For my office I also have lists. I’m so list-conscious, I find it difficult some mornings to sit quietly and meditate on God’s Word, draw out an application and listen for the voice of the Spirit. It takes discipline to quietly count my blessings and lift my heart in worship. My list makes me itchy to get going. My mind is going off in a dozen different directions. Those flowers that need planting. The article to write. The repair job. The chapter to revise. The bill that needs paying. The letter to be written.
I’m way too action-oriented. Too bound by to-do-lists. Do you have that problem? Now, I wouldn’t want to slouch through each day doing nothing constructive, but I wonder sometimes if I’m too addicted to crossing off completed tasks on my list. As if my sense of worth is dependent on how many tasks I can complete, not the quality of the tasks: quantity not quality.
In order to be wise about what we do, we need to have a sense of God’s priorities. For that we need to learn to listen in quietness to His voice. Does not the Psalmist write, “He leads me beside the quiet waters.” And it is beside those quiet waters that “He restores my soul” and gives direction. Does God not say, “Be still and know that I am God,” and “When you are on your beds, search your hearts and be silent”. (See Psalm 23, Psalm 46:10, Psalm 4:4).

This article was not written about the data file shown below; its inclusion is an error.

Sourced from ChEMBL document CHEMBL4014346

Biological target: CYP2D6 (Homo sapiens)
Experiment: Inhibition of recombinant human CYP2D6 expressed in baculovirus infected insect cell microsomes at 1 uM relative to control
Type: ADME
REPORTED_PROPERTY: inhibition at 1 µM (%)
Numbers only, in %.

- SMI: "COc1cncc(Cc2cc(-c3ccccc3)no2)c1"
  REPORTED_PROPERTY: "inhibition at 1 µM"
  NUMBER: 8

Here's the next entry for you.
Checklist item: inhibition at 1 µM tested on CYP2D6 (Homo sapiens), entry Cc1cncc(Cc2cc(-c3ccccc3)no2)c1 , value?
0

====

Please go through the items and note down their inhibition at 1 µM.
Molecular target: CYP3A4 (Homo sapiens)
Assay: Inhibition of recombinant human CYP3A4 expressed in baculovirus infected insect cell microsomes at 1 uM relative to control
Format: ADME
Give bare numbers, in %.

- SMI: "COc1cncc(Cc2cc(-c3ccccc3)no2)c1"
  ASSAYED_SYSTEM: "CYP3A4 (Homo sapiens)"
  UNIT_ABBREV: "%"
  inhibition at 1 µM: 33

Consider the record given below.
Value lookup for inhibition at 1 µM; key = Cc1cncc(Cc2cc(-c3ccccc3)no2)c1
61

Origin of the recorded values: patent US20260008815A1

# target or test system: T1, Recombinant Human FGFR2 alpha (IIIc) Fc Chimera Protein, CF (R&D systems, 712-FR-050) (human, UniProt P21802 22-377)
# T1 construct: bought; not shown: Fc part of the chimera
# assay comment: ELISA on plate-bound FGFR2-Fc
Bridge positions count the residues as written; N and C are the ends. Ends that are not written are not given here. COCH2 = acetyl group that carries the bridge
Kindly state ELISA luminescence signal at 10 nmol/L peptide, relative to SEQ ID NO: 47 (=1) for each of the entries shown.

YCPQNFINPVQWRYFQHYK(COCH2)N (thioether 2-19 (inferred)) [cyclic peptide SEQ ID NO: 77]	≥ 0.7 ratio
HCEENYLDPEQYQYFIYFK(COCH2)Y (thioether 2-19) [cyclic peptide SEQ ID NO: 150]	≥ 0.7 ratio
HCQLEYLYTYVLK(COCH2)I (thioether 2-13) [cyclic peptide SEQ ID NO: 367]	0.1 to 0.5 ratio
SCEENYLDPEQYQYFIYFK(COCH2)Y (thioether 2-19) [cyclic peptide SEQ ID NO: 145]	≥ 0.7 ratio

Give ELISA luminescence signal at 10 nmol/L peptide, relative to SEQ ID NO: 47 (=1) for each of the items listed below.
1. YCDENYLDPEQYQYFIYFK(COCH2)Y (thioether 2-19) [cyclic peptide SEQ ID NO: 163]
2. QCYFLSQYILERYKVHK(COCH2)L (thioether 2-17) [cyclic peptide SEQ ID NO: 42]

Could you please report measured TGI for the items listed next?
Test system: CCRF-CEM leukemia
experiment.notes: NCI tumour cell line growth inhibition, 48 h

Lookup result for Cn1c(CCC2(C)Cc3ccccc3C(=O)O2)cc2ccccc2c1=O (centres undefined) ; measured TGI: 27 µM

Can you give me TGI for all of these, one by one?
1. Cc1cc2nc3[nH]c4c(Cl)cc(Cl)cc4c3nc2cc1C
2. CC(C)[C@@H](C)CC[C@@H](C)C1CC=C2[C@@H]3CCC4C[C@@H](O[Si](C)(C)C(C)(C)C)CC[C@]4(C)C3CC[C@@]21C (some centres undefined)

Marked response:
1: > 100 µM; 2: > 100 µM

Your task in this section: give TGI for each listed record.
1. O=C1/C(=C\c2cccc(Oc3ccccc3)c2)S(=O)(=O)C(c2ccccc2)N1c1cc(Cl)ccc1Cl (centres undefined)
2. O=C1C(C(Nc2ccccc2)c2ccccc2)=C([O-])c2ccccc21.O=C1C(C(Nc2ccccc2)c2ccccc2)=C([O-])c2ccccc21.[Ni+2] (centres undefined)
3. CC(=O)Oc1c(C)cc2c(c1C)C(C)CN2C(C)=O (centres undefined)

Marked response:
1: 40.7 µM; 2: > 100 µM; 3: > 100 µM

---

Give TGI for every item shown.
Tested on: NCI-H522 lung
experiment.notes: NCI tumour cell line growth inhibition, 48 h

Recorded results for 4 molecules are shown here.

The Lord Jesus had a much more crucial to-do-list than anyone could ever have, but he left his disciples and the crowds and went up on a mountain to be quiet and pray. (See Matt. 14:23.) From earliest times, God established the sabbath principle, that we should set aside one day in the week to come apart, to worship, to rest, to be quiet and listen to his voice. That doesn’t mean we should fill the whole day with church activities.
We desperately need to program times of quietness, periods free from activity, seasons when we lift our hearts heavenward. Times to be still; to listen. Workaholism is not valued in heaven.